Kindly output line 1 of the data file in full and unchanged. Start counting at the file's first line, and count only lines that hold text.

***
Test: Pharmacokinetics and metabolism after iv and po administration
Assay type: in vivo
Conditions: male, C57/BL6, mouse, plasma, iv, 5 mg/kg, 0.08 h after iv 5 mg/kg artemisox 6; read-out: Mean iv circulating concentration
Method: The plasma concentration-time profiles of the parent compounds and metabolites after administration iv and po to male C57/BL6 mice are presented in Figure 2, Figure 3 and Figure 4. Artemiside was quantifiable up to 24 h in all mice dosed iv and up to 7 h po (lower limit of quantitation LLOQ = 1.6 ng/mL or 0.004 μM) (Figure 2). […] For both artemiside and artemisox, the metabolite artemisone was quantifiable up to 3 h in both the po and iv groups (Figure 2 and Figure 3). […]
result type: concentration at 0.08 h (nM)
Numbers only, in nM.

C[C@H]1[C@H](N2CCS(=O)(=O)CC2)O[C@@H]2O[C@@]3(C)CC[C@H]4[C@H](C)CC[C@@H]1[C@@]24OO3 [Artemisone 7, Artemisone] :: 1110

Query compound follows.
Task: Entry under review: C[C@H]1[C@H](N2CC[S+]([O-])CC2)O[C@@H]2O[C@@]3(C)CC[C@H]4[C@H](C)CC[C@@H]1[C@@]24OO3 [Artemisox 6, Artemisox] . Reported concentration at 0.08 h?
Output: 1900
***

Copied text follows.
Test: Pharmacokinetics and metabolism after iv and po administration